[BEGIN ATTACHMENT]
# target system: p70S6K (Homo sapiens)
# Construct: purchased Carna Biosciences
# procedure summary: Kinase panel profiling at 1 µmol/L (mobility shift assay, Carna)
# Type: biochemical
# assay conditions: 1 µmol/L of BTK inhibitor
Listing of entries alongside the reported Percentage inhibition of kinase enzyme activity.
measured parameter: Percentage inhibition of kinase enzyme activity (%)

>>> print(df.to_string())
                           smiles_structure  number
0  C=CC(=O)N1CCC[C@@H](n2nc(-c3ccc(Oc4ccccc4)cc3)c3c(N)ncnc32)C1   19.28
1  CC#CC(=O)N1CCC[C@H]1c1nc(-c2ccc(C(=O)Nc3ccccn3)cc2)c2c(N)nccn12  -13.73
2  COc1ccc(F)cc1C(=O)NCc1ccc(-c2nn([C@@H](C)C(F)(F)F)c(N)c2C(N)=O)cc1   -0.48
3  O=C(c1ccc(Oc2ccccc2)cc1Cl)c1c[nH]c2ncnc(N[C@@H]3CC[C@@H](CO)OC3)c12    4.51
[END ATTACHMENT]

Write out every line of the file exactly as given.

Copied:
# target system: p70S6K (Homo sapiens)
# Construct: purchased Carna Biosciences
# procedure summary: Kinase panel profiling at 1 µmol/L (mobility shift assay, Carna)
# Type: biochemical
# assay conditions: 1 µmol/L of BTK inhibitor
Listing of entries alongside the reported Percentage inhibition of kinase enzyme activity.
measured parameter: Percentage inhibition of kinase enzyme activity (%)

>>> print(df.to_string())
                           smiles_structure  number
0  C=CC(=O)N1CCC[C@@H](n2nc(-c3ccc(Oc4ccccc4)cc3)c3c(N)ncnc32)C1   19.28
1  CC#CC(=O)N1CCC[C@H]1c1nc(-c2ccc(C(=O)Nc3ccccn3)cc2)c2c(N)nccn12  -13.73
2  COc1ccc(F)cc1C(=O)NCc1ccc(-c2nn([C@@H](C)C(F)(F)F)c(N)c2C(N)=O)cc1   -0.48
3  O=C(c1ccc(Oc2ccccc2)cc1Cl)c1c[nH]c2ncnc(N[C@@H]3CC[C@@H](CO)OC3)c12    4.51